Did you know that the prevalence of anemia is high among adolescents in India?
While the problem exists for both boys and girls, it is especially detrimental for girls because of the childbearing role they play later in life. In order for a woman to be safe from maternity/pregnancy-related complications and to ensure the health of their child, it is essential that she is not anemic.
In the rural areas, this problem gets compounded in the absence of any proper diagnostic facilities to manage the condition. Moreover, there is no comprehensive, up-to-date dataset regarding the prevalence of anemia in adolescent girls in India, which negatively affects the ability for healthcare organisations to provide urgent care and design preventive actions.
According to Naandi Foundation, a social sector organisation working to remove poverty in India, “One of the reasons periodic hemoglobin measurement of girls is not conducted on a large scale is the cumbersome method of measuring hemoglobin. Typically this involves pricking the fingertip of the girl and drawing a drop of blood. The invasive nature of the procedure - the act of pricking itself - is widely disliked by girls and as a result, they don't come forward willingly to get the test done. In addition, after the drop of blood is drawn, there are different ways in which it can be tested for hemoglobin levels, including very complicated procedures (like the one followed by the government health department) that involve mixing some reagents and waiting for color change.”
The organisation is seeking a non-invasive, on-the-go, low-cost, and scalable method of diagnosing anemia among young girls in rural India that includes a dedicated data management system and one that does not require skilled health personnel and does not create bio-waste.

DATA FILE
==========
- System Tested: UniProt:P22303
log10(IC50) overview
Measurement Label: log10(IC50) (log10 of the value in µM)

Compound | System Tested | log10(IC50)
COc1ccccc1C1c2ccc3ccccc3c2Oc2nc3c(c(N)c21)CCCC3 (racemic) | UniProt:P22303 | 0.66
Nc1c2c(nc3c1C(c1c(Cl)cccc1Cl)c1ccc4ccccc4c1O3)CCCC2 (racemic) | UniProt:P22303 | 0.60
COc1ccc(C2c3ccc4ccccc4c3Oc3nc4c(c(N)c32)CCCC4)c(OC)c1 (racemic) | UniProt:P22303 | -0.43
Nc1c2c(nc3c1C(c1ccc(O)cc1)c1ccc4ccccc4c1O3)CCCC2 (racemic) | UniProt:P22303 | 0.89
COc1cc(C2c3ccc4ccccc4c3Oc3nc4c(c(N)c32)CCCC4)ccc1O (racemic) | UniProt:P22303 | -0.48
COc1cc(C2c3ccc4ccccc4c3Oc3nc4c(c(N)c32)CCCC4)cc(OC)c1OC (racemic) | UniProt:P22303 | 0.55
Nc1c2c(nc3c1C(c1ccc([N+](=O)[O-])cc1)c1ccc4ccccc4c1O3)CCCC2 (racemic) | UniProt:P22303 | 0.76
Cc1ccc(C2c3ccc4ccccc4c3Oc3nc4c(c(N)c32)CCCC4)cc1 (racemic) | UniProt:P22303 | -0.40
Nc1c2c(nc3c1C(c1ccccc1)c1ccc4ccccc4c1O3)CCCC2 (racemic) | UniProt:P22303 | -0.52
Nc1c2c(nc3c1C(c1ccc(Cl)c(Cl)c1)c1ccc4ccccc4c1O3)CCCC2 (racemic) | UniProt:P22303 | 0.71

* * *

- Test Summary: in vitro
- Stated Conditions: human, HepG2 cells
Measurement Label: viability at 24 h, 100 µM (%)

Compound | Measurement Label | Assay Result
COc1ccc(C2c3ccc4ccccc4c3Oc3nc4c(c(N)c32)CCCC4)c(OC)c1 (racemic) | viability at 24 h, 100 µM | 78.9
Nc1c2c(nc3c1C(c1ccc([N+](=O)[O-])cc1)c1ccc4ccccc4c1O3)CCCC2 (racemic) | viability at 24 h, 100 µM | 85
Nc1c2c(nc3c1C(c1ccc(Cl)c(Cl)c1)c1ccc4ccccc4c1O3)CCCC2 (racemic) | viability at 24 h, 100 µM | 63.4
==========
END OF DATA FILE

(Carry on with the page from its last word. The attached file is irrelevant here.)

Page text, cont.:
This July, you can be part of not only this solution but many more to bring relief to India’s large rural and low-income population in terms of healthcare.
The India-Israel Med4Dev, a healthcare hackathon, will bring together innovators, entrepreneurs, healthcare professionals, designers, engineers, programmers, and business professionals over a three-day period in up to four locations (Tel Aviv, Bengaluru, Hyderabad, and Mumbai) to develop innovative ideas and prototype solutions (hardware and software) to address healthcare challenges of low and lower-middle income groups in India.
Hilly Hirt, Deputy Director of Pears Program for Global Innovation, Tel Aviv University, (which is leading the hackathon), said, “Israel has the highest concentration of tech startups and venture capital financing per capita in the world, and has been the origin of many of the disruptive technologies that the world uses. India is a world leader in frugal innovation and is the leading country in the world in developing business models to serve low and lower-middle income consumer needs. We believe that collaboration on affordable innovation presents immense opportunities for both sides.”
The hackathon will enable sponsoring partners to identify promising ideas. Its full range of partners in Israel and India that will provide mentoring support following the hackathon for teams with viable venture ideas, acceleration, and eventual access to potential early-stage investors.
India’s healthcare sector is set to grow to $280 billion by 2020. According to Jay Krishnan, CEO of T-Hub in Hyderabad, that is partnering this initiative, the challenges India faces in terms of talent and resources to innovate in the space are “employability of new resources, the productivity of existing resources, and staying relevant with innovation that exists in the world.”
He added, “The intersection of big data, IoT, and other technologies that cut different sectors is what makes the ecosystem fascinating today. Healthcare stands at the forefront of taking advantage of this. The pressing need to find solutions and innovators who can play a part in this intersection is what India is faced with.”
The dates for the pre-hackathons are July 9 in Hyderabad; July 12 in Tel Aviv; July 14 in Bengaluru; July 15 in Mumbai.
The finals are on July 22-24
To apply, visit: www.med4dev.com
(YourStory is a media partner of the Med4Dev India-Israel hackathon.)
How has the coronavirus outbreak disrupted your life? And how are you dealing with it? Write to us or send us a video with subject line 'Coronavirus Disruption' to firstname.lastname@example.org
- Tel Aviv
- Tel Aviv University
- healthcare challenges
- Naandi Foundation